The Academy of Social Sciences has been very effective in presenting the work of social scientists, particularly through their ‘Making the Case’ series and now into this arena has stepped an exciting group entitled ‘Policy Brains’. This is an enthusiastic new group who aim to bring together psychologists and policy makers to consider how insights from research could help to tackle some of the big issues facing the UK. Rupert Brown, the other psychologist at the RI event, would approve of contact between these groups and the BPS as a means of furthering the translation of research into the policy domain. Claudia declared that her Christmas present would be for us to have a Chief Psychologist working with the Government Chief Scientific Adviser. Would this be a goal to pursue?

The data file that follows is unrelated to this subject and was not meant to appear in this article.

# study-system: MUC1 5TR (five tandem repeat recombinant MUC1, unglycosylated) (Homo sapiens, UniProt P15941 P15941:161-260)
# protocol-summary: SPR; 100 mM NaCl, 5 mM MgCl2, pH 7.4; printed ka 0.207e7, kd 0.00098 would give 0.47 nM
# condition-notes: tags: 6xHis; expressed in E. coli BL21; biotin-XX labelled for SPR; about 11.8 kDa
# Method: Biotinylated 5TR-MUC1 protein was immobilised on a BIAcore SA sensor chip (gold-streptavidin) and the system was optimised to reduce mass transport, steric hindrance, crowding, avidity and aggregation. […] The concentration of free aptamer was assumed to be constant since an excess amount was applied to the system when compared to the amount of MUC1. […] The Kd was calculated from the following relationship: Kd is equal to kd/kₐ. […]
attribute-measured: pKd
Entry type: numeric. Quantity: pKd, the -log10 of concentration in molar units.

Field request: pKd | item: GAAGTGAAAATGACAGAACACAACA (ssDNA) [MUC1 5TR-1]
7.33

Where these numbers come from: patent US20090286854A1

I am delighted to announce the launch of the Society’s 2014 CPD programme (see p.890). Nearly all the member networks are engaged with the development of the programme, and for the first time our Sections CPD workshop provision has expanded. As a result, the programme provides a wider range of topics with even more opportunity for cross-discipline networking.

The annual CPD programme demonstrates the Society’s continuing commitment. I hope you enjoy as many of these opportunities as you can. At the time of writing, the General Assembly will shortly be discussing contributions to the Strategic Plan. These will be collated with individual responses from members and written submissions from member networks for the Trustees to consider at their awayday at the end of November. 

Despite reservations about the cyber world expressed in last month’s column there is no doubt that for ease and convenience the internet is irresistible. At this time of year particularly, with one click, a good wish, a donation or a gift can be given. Some of you will read this message online and even the printed version will have visited the cyber world en route, enabling me to wish all members and staff a very happy Christmas time.


Increasing our influence on NICE consultations